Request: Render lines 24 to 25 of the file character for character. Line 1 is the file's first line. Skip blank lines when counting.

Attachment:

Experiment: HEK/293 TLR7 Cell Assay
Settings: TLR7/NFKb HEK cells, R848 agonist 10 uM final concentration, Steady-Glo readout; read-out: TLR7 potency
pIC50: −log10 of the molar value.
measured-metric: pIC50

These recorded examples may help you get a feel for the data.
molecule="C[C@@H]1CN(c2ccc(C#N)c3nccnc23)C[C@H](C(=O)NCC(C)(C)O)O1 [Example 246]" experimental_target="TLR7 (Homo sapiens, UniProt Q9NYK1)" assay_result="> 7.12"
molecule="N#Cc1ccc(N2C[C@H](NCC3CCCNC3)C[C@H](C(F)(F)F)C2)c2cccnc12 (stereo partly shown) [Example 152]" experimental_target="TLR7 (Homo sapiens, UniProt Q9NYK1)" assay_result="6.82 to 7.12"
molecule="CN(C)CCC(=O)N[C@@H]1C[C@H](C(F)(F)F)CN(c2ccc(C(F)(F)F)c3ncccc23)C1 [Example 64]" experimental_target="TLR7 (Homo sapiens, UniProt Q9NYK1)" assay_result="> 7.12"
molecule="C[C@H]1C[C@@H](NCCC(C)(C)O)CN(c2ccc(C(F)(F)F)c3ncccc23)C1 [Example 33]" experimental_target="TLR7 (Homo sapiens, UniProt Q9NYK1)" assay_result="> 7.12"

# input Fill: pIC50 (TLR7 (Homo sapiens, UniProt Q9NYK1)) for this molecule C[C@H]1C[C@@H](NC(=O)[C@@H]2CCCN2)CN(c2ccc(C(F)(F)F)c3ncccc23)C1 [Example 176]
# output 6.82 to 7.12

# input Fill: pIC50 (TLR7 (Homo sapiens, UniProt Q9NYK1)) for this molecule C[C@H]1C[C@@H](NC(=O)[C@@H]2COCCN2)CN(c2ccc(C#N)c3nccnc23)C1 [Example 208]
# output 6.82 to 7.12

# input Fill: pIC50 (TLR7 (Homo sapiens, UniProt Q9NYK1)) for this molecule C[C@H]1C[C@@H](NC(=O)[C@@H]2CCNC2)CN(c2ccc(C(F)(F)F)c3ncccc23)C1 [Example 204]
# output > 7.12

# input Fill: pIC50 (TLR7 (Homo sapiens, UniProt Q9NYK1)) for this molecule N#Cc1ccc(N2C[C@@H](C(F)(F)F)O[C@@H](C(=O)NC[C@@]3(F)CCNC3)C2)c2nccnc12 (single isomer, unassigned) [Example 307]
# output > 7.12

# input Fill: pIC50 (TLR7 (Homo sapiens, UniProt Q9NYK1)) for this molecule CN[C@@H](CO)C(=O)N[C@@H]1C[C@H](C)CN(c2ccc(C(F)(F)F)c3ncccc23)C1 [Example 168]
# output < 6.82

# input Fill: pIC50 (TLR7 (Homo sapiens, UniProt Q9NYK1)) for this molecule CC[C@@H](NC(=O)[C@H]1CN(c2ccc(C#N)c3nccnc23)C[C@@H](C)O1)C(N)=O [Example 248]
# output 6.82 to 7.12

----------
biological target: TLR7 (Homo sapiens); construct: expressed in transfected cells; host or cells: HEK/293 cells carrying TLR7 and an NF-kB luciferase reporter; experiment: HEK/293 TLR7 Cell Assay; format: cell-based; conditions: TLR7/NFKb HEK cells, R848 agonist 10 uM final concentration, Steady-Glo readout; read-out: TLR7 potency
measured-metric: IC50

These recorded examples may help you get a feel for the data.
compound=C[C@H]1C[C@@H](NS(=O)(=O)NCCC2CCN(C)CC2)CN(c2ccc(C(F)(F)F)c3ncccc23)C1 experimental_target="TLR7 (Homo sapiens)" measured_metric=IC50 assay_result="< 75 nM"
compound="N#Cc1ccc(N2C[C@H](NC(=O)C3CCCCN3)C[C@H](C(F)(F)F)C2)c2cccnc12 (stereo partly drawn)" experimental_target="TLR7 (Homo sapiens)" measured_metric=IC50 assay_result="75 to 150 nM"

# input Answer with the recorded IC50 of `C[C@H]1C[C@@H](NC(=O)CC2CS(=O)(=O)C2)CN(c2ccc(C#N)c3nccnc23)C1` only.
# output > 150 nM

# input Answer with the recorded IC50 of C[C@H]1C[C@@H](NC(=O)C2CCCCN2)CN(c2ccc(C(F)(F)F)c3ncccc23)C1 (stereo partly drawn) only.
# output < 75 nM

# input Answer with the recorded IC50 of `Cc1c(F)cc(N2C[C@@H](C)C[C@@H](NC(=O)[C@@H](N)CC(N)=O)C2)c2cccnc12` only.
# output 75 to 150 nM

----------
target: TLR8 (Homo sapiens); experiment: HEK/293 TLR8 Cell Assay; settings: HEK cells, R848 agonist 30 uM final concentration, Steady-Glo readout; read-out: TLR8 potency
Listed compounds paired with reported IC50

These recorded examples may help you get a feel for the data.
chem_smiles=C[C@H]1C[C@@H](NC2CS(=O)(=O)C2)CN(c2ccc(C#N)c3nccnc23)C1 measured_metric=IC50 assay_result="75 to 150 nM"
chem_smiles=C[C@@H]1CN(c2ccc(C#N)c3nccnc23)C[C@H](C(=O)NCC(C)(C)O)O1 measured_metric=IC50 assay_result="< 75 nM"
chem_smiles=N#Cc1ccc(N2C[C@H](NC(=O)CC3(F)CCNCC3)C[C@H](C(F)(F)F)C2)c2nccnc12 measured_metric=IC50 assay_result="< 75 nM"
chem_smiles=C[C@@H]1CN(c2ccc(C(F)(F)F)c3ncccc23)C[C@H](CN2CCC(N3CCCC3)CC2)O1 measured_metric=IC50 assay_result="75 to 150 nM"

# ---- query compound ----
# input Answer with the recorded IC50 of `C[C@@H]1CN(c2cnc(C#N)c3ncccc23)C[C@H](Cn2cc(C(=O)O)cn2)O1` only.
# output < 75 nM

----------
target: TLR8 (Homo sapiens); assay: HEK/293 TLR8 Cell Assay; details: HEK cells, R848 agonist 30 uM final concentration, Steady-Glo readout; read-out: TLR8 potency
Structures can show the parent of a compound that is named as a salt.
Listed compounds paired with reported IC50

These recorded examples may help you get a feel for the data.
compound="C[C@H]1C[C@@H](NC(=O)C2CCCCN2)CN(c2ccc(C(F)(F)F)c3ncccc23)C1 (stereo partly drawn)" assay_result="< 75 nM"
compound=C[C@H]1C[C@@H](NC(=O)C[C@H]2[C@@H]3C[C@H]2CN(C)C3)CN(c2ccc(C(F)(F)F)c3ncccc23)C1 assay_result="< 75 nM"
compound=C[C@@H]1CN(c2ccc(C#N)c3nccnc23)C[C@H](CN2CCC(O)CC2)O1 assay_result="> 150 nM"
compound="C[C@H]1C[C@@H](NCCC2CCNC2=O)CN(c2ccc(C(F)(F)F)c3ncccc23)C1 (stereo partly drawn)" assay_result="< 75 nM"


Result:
measured-metric: IC50

These recorded examples may help you get a feel for the data.